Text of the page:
So the other day The Lovely Rhonda called me and plaintively whined about The Brick On The House and how unlovely it is and can we please have our siding wallah take it down before his crew of minions left for the day.  This was on Wednesday and I was at work. 

Because I live to make TLR happy, and also because she had been cogitating over this brick thing for months on end, I said yes, please have them take it down.  I didn’t have strong feelings about the brick either way and clearly it meant a great deal to TLR, whom, as I said, it is my sole aim in life to make insane with happiness and harmonious agreeableness.

So I can check that off my list, because she continues to rave about the brick and how it is gone and what a difference it makes and so forth.  This after three entire days have passed.

It took a bit of a toll on my plants because the brick fell in great slabs directly onto them.  So I lost an azalea, and a few Gerber daisies, and probably some other things, but the important thing here is that the brick, it is gone.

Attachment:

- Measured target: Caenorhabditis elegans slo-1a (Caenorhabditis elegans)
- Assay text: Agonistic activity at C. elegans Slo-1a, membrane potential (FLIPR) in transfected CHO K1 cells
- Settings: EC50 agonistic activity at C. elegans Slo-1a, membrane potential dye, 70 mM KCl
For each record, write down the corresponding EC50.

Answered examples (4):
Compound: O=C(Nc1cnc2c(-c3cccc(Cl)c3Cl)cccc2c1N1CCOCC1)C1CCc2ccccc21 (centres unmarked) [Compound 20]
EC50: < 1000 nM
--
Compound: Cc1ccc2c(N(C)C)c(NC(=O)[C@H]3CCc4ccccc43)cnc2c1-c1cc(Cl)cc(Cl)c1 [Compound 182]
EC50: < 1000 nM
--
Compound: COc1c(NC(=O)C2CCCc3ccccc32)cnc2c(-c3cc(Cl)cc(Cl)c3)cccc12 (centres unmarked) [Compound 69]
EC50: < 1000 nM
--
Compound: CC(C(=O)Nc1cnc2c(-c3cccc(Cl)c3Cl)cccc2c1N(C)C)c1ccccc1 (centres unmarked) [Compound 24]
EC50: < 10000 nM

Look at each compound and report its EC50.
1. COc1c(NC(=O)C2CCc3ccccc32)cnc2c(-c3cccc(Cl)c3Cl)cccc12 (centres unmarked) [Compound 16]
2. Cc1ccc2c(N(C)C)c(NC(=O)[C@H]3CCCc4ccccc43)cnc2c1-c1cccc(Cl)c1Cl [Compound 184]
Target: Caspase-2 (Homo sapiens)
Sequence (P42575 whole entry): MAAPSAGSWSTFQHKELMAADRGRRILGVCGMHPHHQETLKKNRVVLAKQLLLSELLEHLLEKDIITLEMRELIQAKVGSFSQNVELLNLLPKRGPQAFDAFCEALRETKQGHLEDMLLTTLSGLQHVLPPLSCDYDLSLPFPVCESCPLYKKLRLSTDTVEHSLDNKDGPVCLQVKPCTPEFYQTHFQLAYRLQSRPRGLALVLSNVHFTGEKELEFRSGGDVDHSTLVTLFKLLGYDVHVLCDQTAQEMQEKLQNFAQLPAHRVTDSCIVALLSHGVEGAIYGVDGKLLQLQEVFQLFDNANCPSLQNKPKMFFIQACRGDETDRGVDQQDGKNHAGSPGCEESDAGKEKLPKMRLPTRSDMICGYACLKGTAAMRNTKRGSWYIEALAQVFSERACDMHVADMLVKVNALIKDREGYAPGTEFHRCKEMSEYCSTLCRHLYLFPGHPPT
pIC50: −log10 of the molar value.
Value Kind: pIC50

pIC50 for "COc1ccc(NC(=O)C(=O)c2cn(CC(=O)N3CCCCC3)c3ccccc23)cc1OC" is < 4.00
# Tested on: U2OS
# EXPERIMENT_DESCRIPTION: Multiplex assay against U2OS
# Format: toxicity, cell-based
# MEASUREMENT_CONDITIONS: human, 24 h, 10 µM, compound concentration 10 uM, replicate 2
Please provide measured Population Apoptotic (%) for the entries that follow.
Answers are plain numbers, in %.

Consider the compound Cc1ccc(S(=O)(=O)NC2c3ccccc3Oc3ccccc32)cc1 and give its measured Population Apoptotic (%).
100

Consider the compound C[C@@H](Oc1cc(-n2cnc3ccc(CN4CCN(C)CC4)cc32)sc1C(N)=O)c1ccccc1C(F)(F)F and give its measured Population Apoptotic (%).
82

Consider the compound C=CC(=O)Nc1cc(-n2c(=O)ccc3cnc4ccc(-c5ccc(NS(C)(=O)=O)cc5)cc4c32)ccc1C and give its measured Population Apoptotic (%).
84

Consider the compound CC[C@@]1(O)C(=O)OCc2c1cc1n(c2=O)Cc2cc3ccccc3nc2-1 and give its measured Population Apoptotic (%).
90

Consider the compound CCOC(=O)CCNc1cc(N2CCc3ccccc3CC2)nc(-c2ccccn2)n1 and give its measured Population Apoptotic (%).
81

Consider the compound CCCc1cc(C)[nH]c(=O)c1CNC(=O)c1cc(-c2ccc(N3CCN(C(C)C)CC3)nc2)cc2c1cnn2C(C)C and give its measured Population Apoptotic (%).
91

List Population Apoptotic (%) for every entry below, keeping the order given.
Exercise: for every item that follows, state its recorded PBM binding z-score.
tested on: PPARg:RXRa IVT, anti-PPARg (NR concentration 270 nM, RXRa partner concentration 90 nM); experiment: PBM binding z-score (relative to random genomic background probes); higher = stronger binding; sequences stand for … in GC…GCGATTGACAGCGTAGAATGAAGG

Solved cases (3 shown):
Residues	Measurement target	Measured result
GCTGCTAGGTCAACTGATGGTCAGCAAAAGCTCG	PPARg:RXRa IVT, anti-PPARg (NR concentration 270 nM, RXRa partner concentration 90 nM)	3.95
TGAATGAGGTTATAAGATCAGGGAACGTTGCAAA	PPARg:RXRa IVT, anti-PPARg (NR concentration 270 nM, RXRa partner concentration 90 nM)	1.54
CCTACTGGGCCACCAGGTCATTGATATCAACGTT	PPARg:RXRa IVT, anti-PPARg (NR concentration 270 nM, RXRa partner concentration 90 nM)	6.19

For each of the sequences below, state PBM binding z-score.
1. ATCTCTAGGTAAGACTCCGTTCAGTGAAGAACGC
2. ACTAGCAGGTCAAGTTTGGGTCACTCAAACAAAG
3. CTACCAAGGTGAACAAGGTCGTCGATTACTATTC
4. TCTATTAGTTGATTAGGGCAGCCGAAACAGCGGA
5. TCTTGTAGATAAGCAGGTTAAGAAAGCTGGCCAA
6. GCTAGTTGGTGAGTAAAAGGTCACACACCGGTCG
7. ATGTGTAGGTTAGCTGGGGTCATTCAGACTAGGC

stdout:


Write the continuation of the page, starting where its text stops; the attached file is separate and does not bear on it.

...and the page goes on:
Actually it isn’t so much gone as it is relocated, into a jumbled heap of masonry along one side of the house. 

You can tell who your friends are when you face adversity, and I’m thinking that the jumbled heap is definitely named Adversity.

Did I mention how today is the hottest day so far this year, in fact in three years, and it was 102 degrees, and nobody can stop talking about the heat?  Yet despite this, two different friends came and sat with me in the shade of my garage and knocked mortar off of brick.  I am salvaging usable brick from this heap so that we can use it to put a path next to the driveway and also to expand the patio a bit on three sides.

I bought a couple of different types of chisel and some rubber mallets and a stiff wire brush, and dragged a defunct kiddie pool from the back yard and we submerged bricks in it.  We did this because my mother, who is a fount of knowledge about these things, told me that it makes the process easier if you soak the bricks.  Lord knows they will dry out quite nicely in This Heat.